Thread: The Beatles
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Old 27-02-2021, 08:55 AM
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Originally Posted by bubbs11 View Post
The Beatles played their best stuff live before they really hit big and all the screaming started. They hated it as they couldn’t hear themselves play. Ringo couldn’t even hear the other three sometimes because of the primitive amps in those days. He had to just watch the other three’s body movements to keep in time. As such, their musicianship suffered and couldn’t wait to stop touring by the end and stick in the studio where they could really explore and express themselves.

Apparently, in Hamburg where they played for long periods honing their craft before fame hit, they were as close to a punk band as you could get on stage, in sound and attitude. By the time they got back to Liverpool, the locals were shocked at how good and tight a band they had become. Brian Epstein soon discovered them and cleaned them up as he attempted to make them less scruffy and more ‘professional looking’.

When I talk about The Beatles being the best, I’m not talking about them as a live band as such but more about the craft of songwriting and the brilliance of so many ground breaking and inspiring studio singles and albums. They pushed boundaries time and time again, and after the initial first few albums, obsessively searched for new sounds and ideas. Unlike most bands that hit a sound that works and cling obsessively to that their whole career (cough cough The Stones post Brian Jones).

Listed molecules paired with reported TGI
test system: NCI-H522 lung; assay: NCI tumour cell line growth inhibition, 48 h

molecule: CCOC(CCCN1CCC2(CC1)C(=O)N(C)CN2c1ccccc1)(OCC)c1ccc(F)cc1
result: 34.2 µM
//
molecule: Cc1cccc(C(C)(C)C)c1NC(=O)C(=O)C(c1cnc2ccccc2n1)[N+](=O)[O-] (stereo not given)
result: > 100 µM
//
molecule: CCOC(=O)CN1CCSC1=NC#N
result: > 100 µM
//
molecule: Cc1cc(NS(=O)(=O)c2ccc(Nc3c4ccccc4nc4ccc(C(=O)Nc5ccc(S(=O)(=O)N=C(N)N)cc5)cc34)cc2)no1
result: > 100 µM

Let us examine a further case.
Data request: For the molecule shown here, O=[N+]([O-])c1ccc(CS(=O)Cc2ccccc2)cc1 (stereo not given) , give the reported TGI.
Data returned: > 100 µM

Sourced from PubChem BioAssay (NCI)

From Rubber Soul onwards, a Beatle album would be a journey of different tastes, sounds and rhythm. You would never know what the next song would throw up. You’d have ‘Here there and everywhere’, which sounded like a 1940’s ballroom ballad, on the same album as ‘Tomorrow never knows’, a hypnotic, Indian/acid inspired track that wouldn’t sound out of place at a rave today. Do they still have raves today?

When it comes to musicians with their specific instruments, I think they would all agree, individually, they were no way the best by a long chalk. But as a unit, that’s where the magic happened. In saying that, Paul became quite a shit-hot bassist and was probably the most musical all rounder of the lot. George was the best guitarist. He really worked obsessively on his guitar craft. John was a decent rhythm guitarist but not amazing. Played with great energy though and in his writing would explore some unusual chording and chord progression that gave an evocative and eerie backdrop to many of his songs.

Ringo was just totally a unique drummer and played in a very unorthodox self taught fashion. He certainly wasn’t the best drummer around but do not underestimate how good he actually was. Brilliant at keeping time - like a human metronome, and many a decent drummer I’ve known in my time do rate him highly. His genius was in the studio when he had the ability and taste to play exactly what was required to best complement the great tunes John, Paul and laterally, George, were offering. There was no ego there like some drummers. He did as much or as little as the song required. That’s quite an art in itself.
If you watch that Eight Days a week documentary there's an amazing performance of "I Saw her Standing There" on that first American tour. Genuinely thrilling. Not if you're Maidstoned of course.
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